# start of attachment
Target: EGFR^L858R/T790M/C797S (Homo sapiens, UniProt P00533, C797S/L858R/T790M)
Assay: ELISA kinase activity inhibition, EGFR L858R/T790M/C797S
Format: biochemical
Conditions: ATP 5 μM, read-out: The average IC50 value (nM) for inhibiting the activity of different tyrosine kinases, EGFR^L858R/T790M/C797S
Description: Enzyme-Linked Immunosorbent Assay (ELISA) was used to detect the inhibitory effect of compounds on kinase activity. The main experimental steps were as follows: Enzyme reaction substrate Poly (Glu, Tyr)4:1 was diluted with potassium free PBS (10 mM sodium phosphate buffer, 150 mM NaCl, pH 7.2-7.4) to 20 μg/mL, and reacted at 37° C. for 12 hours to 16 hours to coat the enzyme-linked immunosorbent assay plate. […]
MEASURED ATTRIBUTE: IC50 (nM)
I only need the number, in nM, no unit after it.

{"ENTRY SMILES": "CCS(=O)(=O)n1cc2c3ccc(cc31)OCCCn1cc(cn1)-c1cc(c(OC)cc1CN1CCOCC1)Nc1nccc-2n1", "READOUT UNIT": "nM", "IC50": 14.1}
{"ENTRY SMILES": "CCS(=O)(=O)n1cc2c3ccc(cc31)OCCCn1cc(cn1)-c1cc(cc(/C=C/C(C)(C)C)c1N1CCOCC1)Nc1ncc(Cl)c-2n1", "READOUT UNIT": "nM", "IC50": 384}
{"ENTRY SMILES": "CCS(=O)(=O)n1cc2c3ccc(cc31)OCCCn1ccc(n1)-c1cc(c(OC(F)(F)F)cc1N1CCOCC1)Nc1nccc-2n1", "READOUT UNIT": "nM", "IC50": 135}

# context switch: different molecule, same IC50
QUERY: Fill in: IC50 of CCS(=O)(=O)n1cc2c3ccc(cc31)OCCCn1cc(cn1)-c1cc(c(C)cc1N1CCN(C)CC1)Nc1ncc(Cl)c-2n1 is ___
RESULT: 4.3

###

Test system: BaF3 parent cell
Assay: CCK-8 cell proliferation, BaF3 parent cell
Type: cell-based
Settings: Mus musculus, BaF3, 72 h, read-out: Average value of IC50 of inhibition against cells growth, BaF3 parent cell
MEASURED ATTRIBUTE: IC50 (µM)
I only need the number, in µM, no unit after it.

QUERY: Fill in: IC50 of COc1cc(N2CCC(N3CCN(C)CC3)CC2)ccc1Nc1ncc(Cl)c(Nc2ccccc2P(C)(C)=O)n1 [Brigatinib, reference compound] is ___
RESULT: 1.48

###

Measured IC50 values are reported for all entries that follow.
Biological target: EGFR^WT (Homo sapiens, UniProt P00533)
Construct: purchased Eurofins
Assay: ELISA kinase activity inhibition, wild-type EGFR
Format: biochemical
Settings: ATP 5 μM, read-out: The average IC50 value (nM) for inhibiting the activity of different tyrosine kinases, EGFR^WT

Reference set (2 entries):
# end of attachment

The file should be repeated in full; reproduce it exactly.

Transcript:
Target: EGFR^L858R/T790M/C797S (Homo sapiens, UniProt P00533, C797S/L858R/T790M)
Assay: ELISA kinase activity inhibition, EGFR L858R/T790M/C797S
Format: biochemical
Conditions: ATP 5 μM, read-out: The average IC50 value (nM) for inhibiting the activity of different tyrosine kinases, EGFR^L858R/T790M/C797S
Description: Enzyme-Linked Immunosorbent Assay (ELISA) was used to detect the inhibitory effect of compounds on kinase activity. The main experimental steps were as follows: Enzyme reaction substrate Poly (Glu, Tyr)4:1 was diluted with potassium free PBS (10 mM sodium phosphate buffer, 150 mM NaCl, pH 7.2-7.4) to 20 μg/mL, and reacted at 37° C. for 12 hours to 16 hours to coat the enzyme-linked immunosorbent assay plate. […]
MEASURED ATTRIBUTE: IC50 (nM)
I only need the number, in nM, no unit after it.

{"ENTRY SMILES": "CCS(=O)(=O)n1cc2c3ccc(cc31)OCCCn1cc(cn1)-c1cc(c(OC)cc1CN1CCOCC1)Nc1nccc-2n1", "READOUT UNIT": "nM", "IC50": 14.1}
{"ENTRY SMILES": "CCS(=O)(=O)n1cc2c3ccc(cc31)OCCCn1cc(cn1)-c1cc(cc(/C=C/C(C)(C)C)c1N1CCOCC1)Nc1ncc(Cl)c-2n1", "READOUT UNIT": "nM", "IC50": 384}
{"ENTRY SMILES": "CCS(=O)(=O)n1cc2c3ccc(cc31)OCCCn1ccc(n1)-c1cc(c(OC(F)(F)F)cc1N1CCOCC1)Nc1nccc-2n1", "READOUT UNIT": "nM", "IC50": 135}

# context switch: different molecule, same IC50
QUERY: Fill in: IC50 of CCS(=O)(=O)n1cc2c3ccc(cc31)OCCCn1cc(cn1)-c1cc(c(C)cc1N1CCN(C)CC1)Nc1ncc(Cl)c-2n1 is ___
RESULT: 4.3

###

Test system: BaF3 parent cell
Assay: CCK-8 cell proliferation, BaF3 parent cell
Type: cell-based
Settings: Mus musculus, BaF3, 72 h, read-out: Average value of IC50 of inhibition against cells growth, BaF3 parent cell
MEASURED ATTRIBUTE: IC50 (µM)
I only need the number, in µM, no unit after it.

QUERY: Fill in: IC50 of COc1cc(N2CCC(N3CCN(C)CC3)CC2)ccc1Nc1ncc(Cl)c(Nc2ccccc2P(C)(C)=O)n1 [Brigatinib, reference compound] is ___
RESULT: 1.48

###

Measured IC50 values are reported for all entries that follow.
Biological target: EGFR^WT (Homo sapiens, UniProt P00533)
Construct: purchased Eurofins
Assay: ELISA kinase activity inhibition, wild-type EGFR
Format: biochemical
Settings: ATP 5 μM, read-out: The average IC50 value (nM) for inhibiting the activity of different tyrosine kinases, EGFR^WT

Reference set (2 entries):